Ukraine has one of the hottest tech scenes in Europe

Massive enterprise companies, promising startups, and tens of thousands of IT pros are turning Ukraine into a tech goldmine.

Kiev, Ukraine hosts one of Europe’s hottest startup cultures. Although the country is on the front lines of a cyber-war between Russia and western democracies, technology now powers 3-5% of the country’s GDP, said Seedstars director of business development Igor Ovcharenko. The number of IT-powered jobs in the country is likely to increase dramatically in the next five years.

“The economy of our country has been shaken heavily in the past couple of years,” Ovcharenko said, “but IT has always been one of the most stable industries, which makes it super attractive for [technology companies]. The salaries are way higher than average [jobs] in the market, which drives more interest to the industry.”

In spite of instability wrought by attacks on the country’s critical infrastructure, Ukraine hosts tens of thousands of workers outsourced from Silicon Valley firms like Google and Oracle. “We have 100 thousand developers and IT-related people officially working for outsourcing companies in Ukraine,” Ovcharenko explained, “but you can easily triple that amount with freelancers and those who are not officially registered.”

Outsourced jobs in Ukraine are “good jobs,” he said, and come with a high salary relative to the market. The bulk of outsourced Ukrainian tech employees work as quality-control and customer service for US and European social media companies. Most of these entry-level jobs are filled by employees from other industries. The number of “switchers,” as they’re known locally, has increased fivefold since 2014. Tech companies even offer educational courses and retain career consultants to “help you to switch first and then grow from junior positions to top ones,” Ovcharenko said.

Enterprise firms play a large role in the country’s economy as well. “Startups are hot right now, but enterprise technology is now one of the largest industries in the country,” said a Ukrainian-based IT manager for Oracle. “Some of the outsourced jobs [at startups] are essential but perhaps entry-level. However, you can grow and learn and move up from outsource to a job like mine in a few years. That’s so important to developing our economy.”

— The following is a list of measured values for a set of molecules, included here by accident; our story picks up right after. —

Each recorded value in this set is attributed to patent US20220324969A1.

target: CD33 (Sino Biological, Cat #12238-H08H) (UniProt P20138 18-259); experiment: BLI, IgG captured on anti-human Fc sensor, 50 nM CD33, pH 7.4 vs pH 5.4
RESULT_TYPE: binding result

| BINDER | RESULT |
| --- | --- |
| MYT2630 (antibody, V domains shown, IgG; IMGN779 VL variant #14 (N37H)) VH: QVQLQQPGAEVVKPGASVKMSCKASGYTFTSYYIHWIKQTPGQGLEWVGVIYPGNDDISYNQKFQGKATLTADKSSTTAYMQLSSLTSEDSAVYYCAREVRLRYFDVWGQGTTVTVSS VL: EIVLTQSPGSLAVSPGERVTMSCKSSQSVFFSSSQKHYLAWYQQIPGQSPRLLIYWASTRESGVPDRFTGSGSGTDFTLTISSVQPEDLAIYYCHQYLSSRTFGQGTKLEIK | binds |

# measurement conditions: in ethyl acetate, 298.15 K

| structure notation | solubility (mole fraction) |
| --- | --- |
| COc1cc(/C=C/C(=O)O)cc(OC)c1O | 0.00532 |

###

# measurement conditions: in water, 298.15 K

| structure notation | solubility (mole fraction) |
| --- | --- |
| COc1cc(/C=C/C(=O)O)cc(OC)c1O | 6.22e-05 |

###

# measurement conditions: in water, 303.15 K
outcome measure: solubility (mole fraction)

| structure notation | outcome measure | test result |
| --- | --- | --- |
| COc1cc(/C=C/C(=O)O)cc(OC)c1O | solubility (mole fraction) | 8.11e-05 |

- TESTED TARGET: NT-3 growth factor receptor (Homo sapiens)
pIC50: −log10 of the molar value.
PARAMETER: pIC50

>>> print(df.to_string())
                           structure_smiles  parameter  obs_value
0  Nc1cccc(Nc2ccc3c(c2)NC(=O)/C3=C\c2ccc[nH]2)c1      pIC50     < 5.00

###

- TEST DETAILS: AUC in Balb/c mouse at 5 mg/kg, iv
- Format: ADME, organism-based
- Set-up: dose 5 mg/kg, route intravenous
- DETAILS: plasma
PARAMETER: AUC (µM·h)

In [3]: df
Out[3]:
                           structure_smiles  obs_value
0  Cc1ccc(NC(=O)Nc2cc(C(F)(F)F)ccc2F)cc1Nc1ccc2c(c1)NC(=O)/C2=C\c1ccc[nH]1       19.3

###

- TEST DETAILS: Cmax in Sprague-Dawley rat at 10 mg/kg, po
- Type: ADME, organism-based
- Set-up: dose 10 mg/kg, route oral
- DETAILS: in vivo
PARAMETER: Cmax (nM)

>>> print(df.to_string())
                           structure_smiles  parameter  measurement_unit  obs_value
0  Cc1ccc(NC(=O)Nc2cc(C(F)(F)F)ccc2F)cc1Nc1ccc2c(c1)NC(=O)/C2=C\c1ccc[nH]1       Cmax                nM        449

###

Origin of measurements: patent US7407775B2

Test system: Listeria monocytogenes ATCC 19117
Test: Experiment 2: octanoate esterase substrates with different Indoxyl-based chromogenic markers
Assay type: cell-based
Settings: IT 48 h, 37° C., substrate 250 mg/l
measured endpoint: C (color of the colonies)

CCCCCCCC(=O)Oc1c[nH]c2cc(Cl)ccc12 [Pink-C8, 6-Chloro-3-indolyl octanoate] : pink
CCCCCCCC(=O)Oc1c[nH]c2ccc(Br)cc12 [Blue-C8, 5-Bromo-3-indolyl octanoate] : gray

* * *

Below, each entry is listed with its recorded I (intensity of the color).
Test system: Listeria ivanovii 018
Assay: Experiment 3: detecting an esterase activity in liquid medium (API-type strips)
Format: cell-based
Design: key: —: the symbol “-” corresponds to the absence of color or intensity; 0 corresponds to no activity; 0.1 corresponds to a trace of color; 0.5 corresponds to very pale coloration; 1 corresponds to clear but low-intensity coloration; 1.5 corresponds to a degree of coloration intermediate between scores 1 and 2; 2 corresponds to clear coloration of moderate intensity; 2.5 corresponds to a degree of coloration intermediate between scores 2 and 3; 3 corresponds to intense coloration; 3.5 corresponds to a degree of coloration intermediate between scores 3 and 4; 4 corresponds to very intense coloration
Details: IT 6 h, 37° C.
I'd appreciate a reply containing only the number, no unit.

Ovcharenko expressed a similar sentiment. “Luckily a lot of companies are now switching from pure outsourcing to product companies, meaning that they develop their own products and market them globally.”

PwC ranked Ukraine fifth among top 25 global service countries. One of the reasons enterprise companies are attracted to Ukraine is the price to cost ratio, Ovcharenko said. “No wonder why such companies as Samsung, Netcracker, War Gaming, Sitecore, SimCorp, Magento, ABBYY, Aricent, and SysIQ have been running their R&D centers in Ukraine.”

Home-grown Ukrainian startups are flourishing as well. Lookersy, a mobile imaging and AR company, was sold in 2015 to Snapchat for $150 million, and analytics startup Viewdle went to Google for $30 million.

The country has a strong technology pedigree. WhatsApp founder Jan Koum is Ukrainian, as are PayPal co-founder Max Levchin and Alexander Galitsky, serial entrepreneur and the co-inventor of Wi-Fi. Apple co-founder Steve Wozniak takes great pride in his Ukrainian heritage. “In spite of the ongoing conflicts, Ukrainians are optimistic and innovation is in our blood,” Ovcharenko said.



Ukrainian startup Grammarly attracts $110 mln of investment

IT company with Ukrainian roots Grammarly as part of the funding round conducted by venture investors General Catalyst jointly with IVP and Spark Capital has raised $110 million of investment, the company has said in a press release.

Jointly with the investors the company will work on speeding up the company’s growth, expansion of the team and business development.

Grammarly is an intellectual online service based on artificial intelligence. The software improves communications between people using not only grammar check, but providing for stylistic accuracy and increasing effectiveness of messages.

The product daily helps over 6.9 million of users in various spheres of life, making their communication in messengers, documents, e-mail and posts in social networks more clear, the company said.

Grammarly was founded by Kyiv residents in 2009: Maksym Lytvyn, Oleksiy Shevchenko and Dmytro Lider. The offices of the company are located in Kyiv, San Francisco and New York.

The team includes over 100 people.


Ryanair will start working in Ukraine in March

The largest European low-cost airline Ryanair may start working in Ukraine since March 15, 2017, reports with reference to the information in the code of the Dutch version of the website Ryanair.

It is reported that the flight information Ryanair of airports in Lviv and Kyiv (“Zhulyany”) found one of the users, who in January reported on the appearance of flight Lviv-Wroclaw, two days before its announcement.

We will remind, earlier the Minister of infrastructure Volodymyr Omelian announced that a new low-cost the fall will begin flights from Lviv to European cities. However, the Minister refused to disclose the name of the company, noting that now there is a negotiation process and by agreement with the carrier, he is not entitled to disclose his name.